Before this point, Santa had been depicted in a variety of ways (myth buster: including the red suit), but this advertising campaign was responsible for shaping the image of Santa that we recognise today – a warm, friendly, plump man, with a white fluffy beard, dressed in red.

From then on, Coca-Cola, its signature emotion-based marketing strategies, and the brand of Christmas became synonymous with each other. Hitting strength after strength with each Christmas campaign that followed – including the iconic Coca-Cola truck ads (that first hit our screens back in 1995), still signalling, for millions of viewers across the world, the official arrival of the season.

1954: Guinness x world records

Although not a brand on brand partnership, traditional Irish stout beer, Guinness, to this day, is cemented to the concept of world records.

In the early 1950s, MD of Guinness Brewery, Sir Hugh Beaver attends a shooting party, where he and his hosts argue about the fastest game bird in Europe – but fail to find a reference book that holds the answer.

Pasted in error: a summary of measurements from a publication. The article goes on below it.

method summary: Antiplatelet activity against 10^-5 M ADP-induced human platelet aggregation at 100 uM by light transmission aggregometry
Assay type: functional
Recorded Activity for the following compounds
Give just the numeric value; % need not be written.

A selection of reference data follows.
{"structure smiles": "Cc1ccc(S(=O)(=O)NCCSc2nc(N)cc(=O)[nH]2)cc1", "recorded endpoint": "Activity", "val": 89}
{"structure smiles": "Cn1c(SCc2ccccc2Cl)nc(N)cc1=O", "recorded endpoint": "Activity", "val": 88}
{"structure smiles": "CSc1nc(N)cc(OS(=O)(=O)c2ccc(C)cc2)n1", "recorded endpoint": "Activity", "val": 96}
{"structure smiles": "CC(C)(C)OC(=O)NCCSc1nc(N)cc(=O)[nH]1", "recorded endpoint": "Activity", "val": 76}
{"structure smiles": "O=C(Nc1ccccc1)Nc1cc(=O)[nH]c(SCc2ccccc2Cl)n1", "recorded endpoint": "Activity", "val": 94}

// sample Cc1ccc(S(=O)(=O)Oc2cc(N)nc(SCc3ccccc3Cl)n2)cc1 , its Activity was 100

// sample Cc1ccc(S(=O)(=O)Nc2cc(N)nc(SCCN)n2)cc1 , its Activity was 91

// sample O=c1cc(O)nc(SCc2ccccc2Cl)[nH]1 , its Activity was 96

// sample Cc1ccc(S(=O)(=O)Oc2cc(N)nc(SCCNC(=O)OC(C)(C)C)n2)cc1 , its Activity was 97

In 1954, Sir Hugh arrives at the idea for a Guinness promotion based on settling pub arguments and recruits twin journalists Norris and Ross McWhirter to create a book of facts.

In 1954, Managing Director of Guinness Brewery, Sir Hugh Beaver arrives at the idea for a Guinness promotion based on settling pub arguments (photo by Louis Hansel on Unsplash)

The first edition of the Guinness Book of Records, as it was originally titled, was published a year later in 1955.

The book created a lasting association between the Guinness brand and the idea of record-breaking achievements, innovation, and excellence, providing Guinness with unparalleled global exposure.

1983: Pepsi x Michael Jackson

In a bid to make Pepsi look young – and Coca-Cola look old – in 1983, Pepsi made Michael Jackson the face of its new Pepsi Generation campaign – a campaign coinciding with the Thriller World Tour. As Billboard writes: “Essentially two kinds of people existed in the 80s: Coke drinkers and Pepsi drinkers. And if you loved Michael Jackson, you had good reason to fall into the latter group.”